No criminal charges filed yet after in-game brawl between AAU players, referees

AAU game ends after wild on-court brawl (1:24)

An AAU game ended in violence Sunday after members of Chicago's R.A.W. Athletics fought with referees at the Gatorade Association tournament finals in Emerson, Georgia. (1:24)

Criminal charges have not been filed after a Sunday brawl between players and referees at an AAU tournament near Atlanta, per Kyle Teems, chief of police in Emerson, Georgia.

"We haven't had anybody come forward to file a report on it," Teems told ESPN. "Obviously, there is something that happened there. No one has come forward yet."

According to videos that circulated online, players for R.A.W. Athletics, a Chicago-based grass-roots squad, fought with referees at The Association tournament at the LakePoint Sporting Community complex in Emerson on Sunday.

Teems said the videos of the fight have not helped officers determine who was at fault.

"What I've seen is probably the same thing you've seen," he said. "It's just clips. At this point, there is no way [to tell]. I wouldn't even suggest one way or the other."

Teems said his officers responded to the scene after someone called 911 to report the incident.

The videos show a referee and a player arguing and, it seems, preparing to fight before the referee is slammed to the ground by one of the player's teammates. That commenced in a brawl between players and multiple referees who ran onto the court, and the melee spilled into the stands.

The referee who was punched by one of the players has not talked to police, according to Teems.

Two opposing narratives, however, emerged from the fight. Howard Martin, head coach of R.A.W. Athletics, said the referee is to blame for the drama that unfolded. "At the end of the game, one of my players was complaining about a call," Martin told ESPN. "He made a comment to the referee. The ref didn't like it. So the other team inbounded the ball, walked it up, the ref said to my player, 'Say it again.' Then he T'd him up and kicked him out of the game. And he walked behind him, still having words. Then the ref pushed my player, and they squared up right by my bench. When they squared up, another one of my players jumped off the bench and took [the ref] down. We separated them."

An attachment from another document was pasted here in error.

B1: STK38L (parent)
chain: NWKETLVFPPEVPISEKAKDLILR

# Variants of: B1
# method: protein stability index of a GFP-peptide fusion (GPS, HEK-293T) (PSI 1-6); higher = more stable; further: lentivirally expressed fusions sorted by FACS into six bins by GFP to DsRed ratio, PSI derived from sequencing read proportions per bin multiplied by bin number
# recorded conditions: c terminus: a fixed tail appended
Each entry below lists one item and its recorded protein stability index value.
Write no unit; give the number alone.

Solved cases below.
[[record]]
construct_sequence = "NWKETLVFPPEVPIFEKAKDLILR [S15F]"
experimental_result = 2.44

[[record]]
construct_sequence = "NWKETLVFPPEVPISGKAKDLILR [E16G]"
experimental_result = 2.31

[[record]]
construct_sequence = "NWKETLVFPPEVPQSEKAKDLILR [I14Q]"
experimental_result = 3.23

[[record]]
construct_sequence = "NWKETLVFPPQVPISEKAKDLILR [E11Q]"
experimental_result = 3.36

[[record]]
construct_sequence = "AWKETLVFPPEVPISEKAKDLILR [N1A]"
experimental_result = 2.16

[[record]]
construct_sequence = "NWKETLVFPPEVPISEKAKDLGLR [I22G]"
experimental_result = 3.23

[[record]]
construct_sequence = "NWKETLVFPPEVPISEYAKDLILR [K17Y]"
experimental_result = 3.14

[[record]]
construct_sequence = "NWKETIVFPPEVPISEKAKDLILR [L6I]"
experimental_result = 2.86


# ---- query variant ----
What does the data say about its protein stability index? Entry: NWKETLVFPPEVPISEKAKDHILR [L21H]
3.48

Bobby Benjamin, head coach of the Houston Raptors squad that played Martin's team, had a different account of the incident. He said Martin instigated the fight by telling the referee he would "whip your ass" at the start of the game.

He also said the viral video clips of the brawl fail to show what started the altercation: a R.A.W. Athletics player bumped the referee and then punched him after a technical foul call.

"The referee definitely didn't attack the kids," Benjamin said. "Absolutely not. Once things got going, and he was attacked ... he got assaulted. They were too outnumbered to even try to defend themselves."

Teems said his officers will continue to investigate the incident, but he's not sure any charges will ever be filed.

He said the referee at the center of the incident told security personnel at the event he wasn't sure if he would press charges. If he or others do not come forward, Teems said, the case could be closed without any legal implications.

"Again, it's early in the investigation, so I can't say one way or the other," he said.